Rant ‘N’ Roll: Girl Power

Stop the presses, there’s a new bitch in town. Davina Sowers combines Bessie Smith [1894-1937], Etta James [1938-2012] and Amy Winehouse [1983-2011] with a touch of Aretha. Her attitude and vocal chops scream “balls” while her songwriting and onstage performance scream “artist.” Obviously, she’s learned her lessons well as only a true dyed-in-the-wool musicologist would. The band, from Minneapolis, Davina & The Vagabonds, is a rock ’em sock ’em fighting robot of a machine fit to swoon over, drink to, dance to, make love to, and, ultimately, revere like a religious experience.

Sunshine (Roustabout) has excited my soul more than any album this year. The minute this new Goddess Of Song opened her mouth, I stopped what I was doing and stood there stock still seeing where she’d go. It was the opening title cut which teases at first with an old-blues megaphone of scratchy primitive recording technique until the band plummets in for their futuristic take on the blues. But this ain’t a blues band, got that?

Recorded in analog like the great classics of my ‘50s and ‘60s youth, the 12 songs circuitously meander through a ravaged road of bumps and gullies held together by THAT VOICE. Sure, the band kicks like an angry mule, and the satisfying blend of trumpet, trombone, drums and percussion, upright bass, sousaphone, vibes and clarinet (no guitars!) augments Davina’s piano and Fender Rhodes keyboard.

Obviously, they got that New Orleans second-line thing down pat (“Red Shoes”). “Away From Me,” her big soul ballad, made the hairs in my ears and nose stand up. Radio would do well to latch on to “Fizzle Out.” “I Really Try To Be Good” is a minor-key rumba. “Throw It To The Wolves For Love” is swing, daddyo, swing. Her balls come in when she dares cover Fats Waller [1904-1943] and actually improves upon his “You Must Be Losing Your Mind.” She does some Aretha too as she almost equals the Queen Of Soul’s cover of the 1962 Lou Rawls hit “I’d Rather Drink Muddy Water.” Then, just to confound, she nails Patty Griffin’s “Heavenly Day” and updates her own “Under Lock And Key” from her 2007 out-of-print album of the same name.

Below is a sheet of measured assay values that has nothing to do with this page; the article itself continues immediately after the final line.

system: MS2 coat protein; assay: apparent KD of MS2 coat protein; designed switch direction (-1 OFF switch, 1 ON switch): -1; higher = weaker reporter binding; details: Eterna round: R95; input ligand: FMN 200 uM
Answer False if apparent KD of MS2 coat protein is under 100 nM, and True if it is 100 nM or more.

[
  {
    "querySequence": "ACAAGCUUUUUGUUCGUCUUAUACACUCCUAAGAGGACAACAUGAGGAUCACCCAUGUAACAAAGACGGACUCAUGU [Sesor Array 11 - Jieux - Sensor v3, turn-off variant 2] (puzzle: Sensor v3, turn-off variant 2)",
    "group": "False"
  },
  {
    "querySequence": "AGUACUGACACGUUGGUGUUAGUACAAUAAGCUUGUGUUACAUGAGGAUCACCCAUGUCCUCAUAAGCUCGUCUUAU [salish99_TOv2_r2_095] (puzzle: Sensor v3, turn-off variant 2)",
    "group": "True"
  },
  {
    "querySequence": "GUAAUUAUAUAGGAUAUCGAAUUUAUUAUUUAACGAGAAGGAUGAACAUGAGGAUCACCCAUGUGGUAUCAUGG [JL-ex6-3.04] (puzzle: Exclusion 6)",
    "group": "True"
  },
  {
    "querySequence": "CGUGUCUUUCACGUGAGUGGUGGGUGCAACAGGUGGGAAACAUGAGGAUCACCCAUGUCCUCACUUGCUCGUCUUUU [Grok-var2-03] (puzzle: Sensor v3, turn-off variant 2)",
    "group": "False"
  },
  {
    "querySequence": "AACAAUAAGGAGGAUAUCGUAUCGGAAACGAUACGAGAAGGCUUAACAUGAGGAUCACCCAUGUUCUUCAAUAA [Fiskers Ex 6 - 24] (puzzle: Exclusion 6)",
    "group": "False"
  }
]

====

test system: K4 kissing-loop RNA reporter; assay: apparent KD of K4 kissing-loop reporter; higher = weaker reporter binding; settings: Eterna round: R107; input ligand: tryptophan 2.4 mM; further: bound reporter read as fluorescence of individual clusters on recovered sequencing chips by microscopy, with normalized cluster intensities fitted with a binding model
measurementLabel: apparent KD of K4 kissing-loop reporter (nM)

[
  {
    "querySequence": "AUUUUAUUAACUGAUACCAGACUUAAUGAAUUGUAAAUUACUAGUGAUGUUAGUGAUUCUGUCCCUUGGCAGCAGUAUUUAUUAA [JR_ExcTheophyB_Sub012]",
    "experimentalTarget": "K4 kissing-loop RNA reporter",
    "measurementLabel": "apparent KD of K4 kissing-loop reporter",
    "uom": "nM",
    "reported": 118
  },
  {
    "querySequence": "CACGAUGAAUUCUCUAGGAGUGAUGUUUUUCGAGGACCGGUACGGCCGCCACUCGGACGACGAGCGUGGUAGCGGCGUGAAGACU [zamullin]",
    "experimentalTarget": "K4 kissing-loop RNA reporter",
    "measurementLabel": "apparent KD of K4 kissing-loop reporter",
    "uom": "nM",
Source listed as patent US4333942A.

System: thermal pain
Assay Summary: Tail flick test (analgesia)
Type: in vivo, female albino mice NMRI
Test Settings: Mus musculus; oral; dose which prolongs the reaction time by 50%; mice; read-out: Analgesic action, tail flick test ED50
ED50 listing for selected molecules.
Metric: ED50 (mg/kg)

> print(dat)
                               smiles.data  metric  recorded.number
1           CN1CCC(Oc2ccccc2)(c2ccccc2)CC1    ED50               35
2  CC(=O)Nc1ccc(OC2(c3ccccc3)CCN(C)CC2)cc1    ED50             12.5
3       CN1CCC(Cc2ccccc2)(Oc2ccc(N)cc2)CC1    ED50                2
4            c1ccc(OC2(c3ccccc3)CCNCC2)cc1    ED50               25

Averaging almost 300 shows a year, this is a workhorse of a band, having already played in 38 states and nine countries. The last album, Black Cloud (2011), as promising as it was, in no way prepares one for this total Sunshine onslaught.


Nalani & Sarina share their Lessons Learned (iTunes) on CD prior to their big-time Sept. 10 Bitter End show in New York City. Harmonizing like angels, composing like Joni, adorable as legality will permit (they’re 21), these twins have that special “it” factor way beyond their obvious gorgeousness. If their Philippine blood makes ‘em look exotic, their blue-eyed soul-folk Lilith approach could make ‘em Hall & Oates with estrogen. The Bitter End show will have guest bassist Will Lee who promises to bring some other NYC heavyweights to the party. Lee is a self-professed “super-fan” of these girls and most likely has a crush on both of ‘em as I already do not even having met ‘em yet. Sam Moore is also a fan, the venerated soul-master having already had them onstage at a recent gig. Considering their musicianship (they play piano and guitar, sing like angels and wrote all 14 songs on Lessons Learned), their sweet swaying rhythmic thrust (the band Will Lee put together for this project is filled with master musicians Tommy Mandel, Leni Stern, Greg Drew, Joe Bonadio and Bones Malone) and their astonishing level of composition, we may be looking at the “next big thing.”